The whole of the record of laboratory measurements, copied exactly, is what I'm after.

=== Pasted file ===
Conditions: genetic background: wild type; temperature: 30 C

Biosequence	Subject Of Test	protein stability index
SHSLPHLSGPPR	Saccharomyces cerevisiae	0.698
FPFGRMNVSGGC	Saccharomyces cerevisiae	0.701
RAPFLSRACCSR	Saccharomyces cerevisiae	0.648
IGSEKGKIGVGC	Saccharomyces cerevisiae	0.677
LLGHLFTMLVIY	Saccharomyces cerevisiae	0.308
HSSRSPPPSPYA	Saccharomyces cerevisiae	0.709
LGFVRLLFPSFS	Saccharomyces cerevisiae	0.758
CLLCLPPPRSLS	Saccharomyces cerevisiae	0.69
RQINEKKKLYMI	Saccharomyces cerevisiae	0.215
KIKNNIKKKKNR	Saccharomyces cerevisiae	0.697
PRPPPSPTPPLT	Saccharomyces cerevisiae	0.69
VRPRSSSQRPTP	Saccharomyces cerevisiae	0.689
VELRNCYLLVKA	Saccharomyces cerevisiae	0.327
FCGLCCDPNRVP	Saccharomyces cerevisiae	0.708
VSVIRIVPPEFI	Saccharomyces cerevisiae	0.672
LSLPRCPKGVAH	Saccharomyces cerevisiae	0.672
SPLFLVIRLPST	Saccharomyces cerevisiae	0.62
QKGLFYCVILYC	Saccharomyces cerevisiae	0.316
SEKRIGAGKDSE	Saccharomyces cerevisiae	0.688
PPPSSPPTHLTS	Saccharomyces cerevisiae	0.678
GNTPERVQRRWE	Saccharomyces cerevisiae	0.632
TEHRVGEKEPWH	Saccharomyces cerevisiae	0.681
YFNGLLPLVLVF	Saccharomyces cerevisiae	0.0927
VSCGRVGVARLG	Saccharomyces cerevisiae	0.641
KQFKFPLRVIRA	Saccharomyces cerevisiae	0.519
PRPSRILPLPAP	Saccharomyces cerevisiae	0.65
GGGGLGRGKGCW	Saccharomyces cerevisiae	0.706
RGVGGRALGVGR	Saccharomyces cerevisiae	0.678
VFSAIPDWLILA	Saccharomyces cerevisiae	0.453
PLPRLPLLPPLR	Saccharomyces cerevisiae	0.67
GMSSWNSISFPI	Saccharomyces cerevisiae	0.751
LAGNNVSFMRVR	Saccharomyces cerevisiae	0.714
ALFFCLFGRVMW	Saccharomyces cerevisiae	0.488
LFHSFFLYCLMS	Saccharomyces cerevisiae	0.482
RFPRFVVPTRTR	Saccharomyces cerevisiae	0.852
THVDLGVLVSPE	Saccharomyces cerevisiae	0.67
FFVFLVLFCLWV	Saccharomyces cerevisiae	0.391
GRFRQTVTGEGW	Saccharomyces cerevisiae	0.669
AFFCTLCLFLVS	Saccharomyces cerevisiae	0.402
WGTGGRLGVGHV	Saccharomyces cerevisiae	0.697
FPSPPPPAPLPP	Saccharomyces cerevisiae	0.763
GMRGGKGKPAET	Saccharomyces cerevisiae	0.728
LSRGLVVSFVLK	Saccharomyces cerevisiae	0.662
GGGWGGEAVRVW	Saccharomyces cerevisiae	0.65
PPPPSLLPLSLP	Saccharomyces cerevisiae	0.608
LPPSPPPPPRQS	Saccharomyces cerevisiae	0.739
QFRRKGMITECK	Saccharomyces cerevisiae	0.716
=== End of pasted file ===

Conditions: genetic background: wild type; temperature: 30 C

Biosequence	Subject Of Test	protein stability index
SHSLPHLSGPPR	Saccharomyces cerevisiae	0.698
FPFGRMNVSGGC	Saccharomyces cerevisiae	0.701
RAPFLSRACCSR	Saccharomyces cerevisiae	0.648
IGSEKGKIGVGC	Saccharomyces cerevisiae	0.677
LLGHLFTMLVIY	Saccharomyces cerevisiae	0.308
HSSRSPPPSPYA	Saccharomyces cerevisiae	0.709
LGFVRLLFPSFS	Saccharomyces cerevisiae	0.758
CLLCLPPPRSLS	Saccharomyces cerevisiae	0.69
RQINEKKKLYMI	Saccharomyces cerevisiae	0.215
KIKNNIKKKKNR	Saccharomyces cerevisiae	0.697
PRPPPSPTPPLT	Saccharomyces cerevisiae	0.69
VRPRSSSQRPTP	Saccharomyces cerevisiae	0.689
VELRNCYLLVKA	Saccharomyces cerevisiae	0.327
FCGLCCDPNRVP	Saccharomyces cerevisiae	0.708
VSVIRIVPPEFI	Saccharomyces cerevisiae	0.672
LSLPRCPKGVAH	Saccharomyces cerevisiae	0.672
SPLFLVIRLPST	Saccharomyces cerevisiae	0.62
QKGLFYCVILYC	Saccharomyces cerevisiae	0.316
SEKRIGAGKDSE	Saccharomyces cerevisiae	0.688
PPPSSPPTHLTS	Saccharomyces cerevisiae	0.678
GNTPERVQRRWE	Saccharomyces cerevisiae	0.632
TEHRVGEKEPWH	Saccharomyces cerevisiae	0.681
YFNGLLPLVLVF	Saccharomyces cerevisiae	0.0927
VSCGRVGVARLG	Saccharomyces cerevisiae	0.641
KQFKFPLRVIRA	Saccharomyces cerevisiae	0.519
PRPSRILPLPAP	Saccharomyces cerevisiae	0.65
GGGGLGRGKGCW	Saccharomyces cerevisiae	0.706
RGVGGRALGVGR	Saccharomyces cerevisiae	0.678
VFSAIPDWLILA	Saccharomyces cerevisiae	0.453
PLPRLPLLPPLR	Saccharomyces cerevisiae	0.67
GMSSWNSISFPI	Saccharomyces cerevisiae	0.751
LAGNNVSFMRVR	Saccharomyces cerevisiae	0.714
ALFFCLFGRVMW	Saccharomyces cerevisiae	0.488
LFHSFFLYCLMS	Saccharomyces cerevisiae	0.482
RFPRFVVPTRTR	Saccharomyces cerevisiae	0.852
THVDLGVLVSPE	Saccharomyces cerevisiae	0.67
FFVFLVLFCLWV	Saccharomyces cerevisiae	0.391
GRFRQTVTGEGW	Saccharomyces cerevisiae	0.669
AFFCTLCLFLVS	Saccharomyces cerevisiae	0.402
WGTGGRLGVGHV	Saccharomyces cerevisiae	0.697
FPSPPPPAPLPP	Saccharomyces cerevisiae	0.763
GMRGGKGKPAET	Saccharomyces cerevisiae	0.728
LSRGLVVSFVLK	Saccharomyces cerevisiae	0.662
GGGWGGEAVRVW	Saccharomyces cerevisiae	0.65
PPPPSLLPLSLP	Saccharomyces cerevisiae	0.608
LPPSPPPPPRQS	Saccharomyces cerevisiae	0.739
QFRRKGMITECK	Saccharomyces cerevisiae	0.716